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3 lessons to be learned from the MiSK Global Forum 2019

Three days of conferences and debates, stars, an entrepreneurship world cup... All this in front of an assiduous audience of 7000 participants from 120 different countries. The 2019 edition of the MiSK Global Forum ends on an exciting note. It is time to take stock of an event that is gradually establishing itself as a global reference for young people.

Flashy name dropping

Adrian Grenier, the star actor of the hit series Entourage, David Oyelowo, notably revealed by The Butler and Selma, the American artist Prince Ea, the Duchess of York Sarah Ferguson… That’s for the glamour touch. Because in addition to showbiz personalities, the 2019 edition of the MiSK Global Forum (MGF) in Riyadh attracted the best in global business, industry and technology entertainment.

Shinji Shimizu, producer of the famous Japanese animation studio TOEI, Mario Centola, vice-president of international operations and development at the American amusement park giant Six Flags, Frenchmen Didier Truchot, CEO of the survey firm Ipsos and Patrick Pouyanné, CEO of Total… Everyone came to share their advice, their experiences and motivate a full audience – 7,000 participants, the highest attendance score in the history of MGF – about the uncertainties of the job market or entrepreneurship.

“When we look at the aspirations of young people, what frightens them, what gives them reasons to move, we help the world to be better off. In our work, we observe, for example, that they want to progress, to be recognized, respected, to work in companies or institutions that contribute something to society, or to achieve a balance between their private and professional lives.
Didier Truchot, CEO, Ipsos

Saudi Arabia, the host country

The 2019 edition of the MiSK Global Forum took place on the sidelines of the launch, a few weeks earlier, of tourist visas for Saudi Arabia. A possible consequence of this administrative turnaround: the event counted, among its 7,000 participants, 120 different nationalities, making this event the most cosmopolitan in its young history.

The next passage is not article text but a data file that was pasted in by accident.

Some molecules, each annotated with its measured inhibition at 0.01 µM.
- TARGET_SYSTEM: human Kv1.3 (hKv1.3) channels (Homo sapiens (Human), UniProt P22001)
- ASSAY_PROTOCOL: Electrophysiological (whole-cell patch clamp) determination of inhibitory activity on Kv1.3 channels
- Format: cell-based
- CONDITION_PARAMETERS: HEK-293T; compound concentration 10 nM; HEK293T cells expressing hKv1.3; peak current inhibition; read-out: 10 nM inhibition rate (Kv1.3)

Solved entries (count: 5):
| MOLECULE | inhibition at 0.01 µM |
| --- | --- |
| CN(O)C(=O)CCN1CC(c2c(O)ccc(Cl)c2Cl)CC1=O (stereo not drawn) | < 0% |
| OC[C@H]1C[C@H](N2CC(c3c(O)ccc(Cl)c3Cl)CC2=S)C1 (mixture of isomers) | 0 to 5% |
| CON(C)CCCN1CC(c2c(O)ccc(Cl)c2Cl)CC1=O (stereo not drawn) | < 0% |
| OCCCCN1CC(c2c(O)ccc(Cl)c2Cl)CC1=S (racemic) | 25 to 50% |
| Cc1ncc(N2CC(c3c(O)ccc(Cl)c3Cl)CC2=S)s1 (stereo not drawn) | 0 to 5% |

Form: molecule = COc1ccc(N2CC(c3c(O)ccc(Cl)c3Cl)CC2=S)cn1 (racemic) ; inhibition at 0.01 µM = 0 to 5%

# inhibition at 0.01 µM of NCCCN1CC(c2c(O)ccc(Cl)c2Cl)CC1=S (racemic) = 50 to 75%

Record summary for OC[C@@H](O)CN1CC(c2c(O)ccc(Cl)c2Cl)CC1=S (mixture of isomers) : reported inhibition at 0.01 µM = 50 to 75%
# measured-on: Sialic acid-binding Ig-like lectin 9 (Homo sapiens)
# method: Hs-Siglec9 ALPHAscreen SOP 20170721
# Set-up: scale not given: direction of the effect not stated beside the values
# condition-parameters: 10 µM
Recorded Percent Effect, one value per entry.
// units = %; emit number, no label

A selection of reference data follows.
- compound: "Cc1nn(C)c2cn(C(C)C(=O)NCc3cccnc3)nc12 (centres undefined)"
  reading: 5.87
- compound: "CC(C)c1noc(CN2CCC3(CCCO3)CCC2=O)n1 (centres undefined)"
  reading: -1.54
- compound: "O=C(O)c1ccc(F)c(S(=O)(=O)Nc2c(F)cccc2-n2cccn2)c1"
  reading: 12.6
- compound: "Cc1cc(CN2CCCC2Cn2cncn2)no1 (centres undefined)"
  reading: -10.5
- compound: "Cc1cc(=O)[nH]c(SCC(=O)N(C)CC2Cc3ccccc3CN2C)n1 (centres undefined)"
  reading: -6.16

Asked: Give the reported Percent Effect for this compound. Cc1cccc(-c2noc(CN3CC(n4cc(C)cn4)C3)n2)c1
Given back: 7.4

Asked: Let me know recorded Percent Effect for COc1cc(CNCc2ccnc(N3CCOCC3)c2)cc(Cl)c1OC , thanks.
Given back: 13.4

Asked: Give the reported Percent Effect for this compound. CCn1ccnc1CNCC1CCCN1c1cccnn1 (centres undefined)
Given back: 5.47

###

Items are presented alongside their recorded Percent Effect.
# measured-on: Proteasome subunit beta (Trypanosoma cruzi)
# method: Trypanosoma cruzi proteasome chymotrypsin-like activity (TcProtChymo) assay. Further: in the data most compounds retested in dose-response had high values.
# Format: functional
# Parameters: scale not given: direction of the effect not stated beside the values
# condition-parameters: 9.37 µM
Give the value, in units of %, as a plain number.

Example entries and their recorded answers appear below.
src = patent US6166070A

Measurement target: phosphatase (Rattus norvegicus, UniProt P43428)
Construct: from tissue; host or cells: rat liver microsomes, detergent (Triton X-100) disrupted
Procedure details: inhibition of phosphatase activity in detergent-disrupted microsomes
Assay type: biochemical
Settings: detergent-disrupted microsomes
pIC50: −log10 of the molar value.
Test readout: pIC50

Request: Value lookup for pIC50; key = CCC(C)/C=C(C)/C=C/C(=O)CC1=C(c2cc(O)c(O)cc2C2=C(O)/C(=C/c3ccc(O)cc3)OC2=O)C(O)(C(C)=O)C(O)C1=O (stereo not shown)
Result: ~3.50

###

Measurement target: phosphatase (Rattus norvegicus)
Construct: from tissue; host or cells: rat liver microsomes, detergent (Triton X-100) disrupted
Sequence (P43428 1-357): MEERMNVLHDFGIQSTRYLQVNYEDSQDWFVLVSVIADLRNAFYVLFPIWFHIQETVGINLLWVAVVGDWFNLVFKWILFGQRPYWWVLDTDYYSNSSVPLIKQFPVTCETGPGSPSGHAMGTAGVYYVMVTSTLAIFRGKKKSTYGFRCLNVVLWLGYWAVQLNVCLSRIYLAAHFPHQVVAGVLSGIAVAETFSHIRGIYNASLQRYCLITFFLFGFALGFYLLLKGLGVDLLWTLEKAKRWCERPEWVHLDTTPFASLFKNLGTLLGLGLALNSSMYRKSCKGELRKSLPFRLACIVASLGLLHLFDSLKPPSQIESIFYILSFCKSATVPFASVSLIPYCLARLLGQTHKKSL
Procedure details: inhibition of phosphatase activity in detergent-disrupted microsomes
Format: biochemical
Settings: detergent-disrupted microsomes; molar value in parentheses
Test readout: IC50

The opening of Saudi Arabia has also taken a prominent place in the central debate. As part of its economic diversification policy under the Vision 2030 plan, the country has made tourism an essential part of its post-oil economy. In this context, the MGF has provided a resounding response to ambitious tourism development projects, including the Red Sea Project, which aims to attract tourists to the west Saudi coast.

John Pagano, CEO, Red Sea Development Company
“Tourism is a very important economic sector, it represents more than 10% of the world’s GDP and employs 1 in 10 people worldwide. In Saudi Arabia today, tourism represents only 3.4%, so there is enormous potential for growth in this sector. For the young people of this country, we will create tourist infrastructures where we hope to welcome 100,000,000,000 visitors per year. This will create a need for more than a million jobs.”
John Pagano, CEO, Red Sea Development Company

An ode to entrepreneurship and innovation

Work Reworked, or how to rethink work… That was the central theme of this 2019 edition of the MiSK Global Forum. And it must be said that the forum covered the whole issue: the future of employment in the face of technological innovations, the place of the human being in the workplace, the workplace, new employment opportunities, career choices, management… In short, as many constructive and inspiring debates on the theme of work.

Finalists of the EWC

But even more than the notions of work or employment, it was entrepreneurship and innovation that governed this meeting. In addition to the many motivational speeches in support of the entrepreneurial adventure, the event was the stage for the Entrepreneurship World Cup (EWC), the Entrepreneurship World Cup, which saw 5 innovative start-ups rewarded for their projects and business models.

The great thing about the Entrepreneurship World Cup is that it’s a whole one-year entire progress where entrepreneurs get access to training, access to education and coaching, they can get ready for the competitions. They move on to one-to-one mentoring sessions, where they get more advice from a mentor and they get the necessary tools to move on and succeed.
Ana Maria Torres, EWC Project Director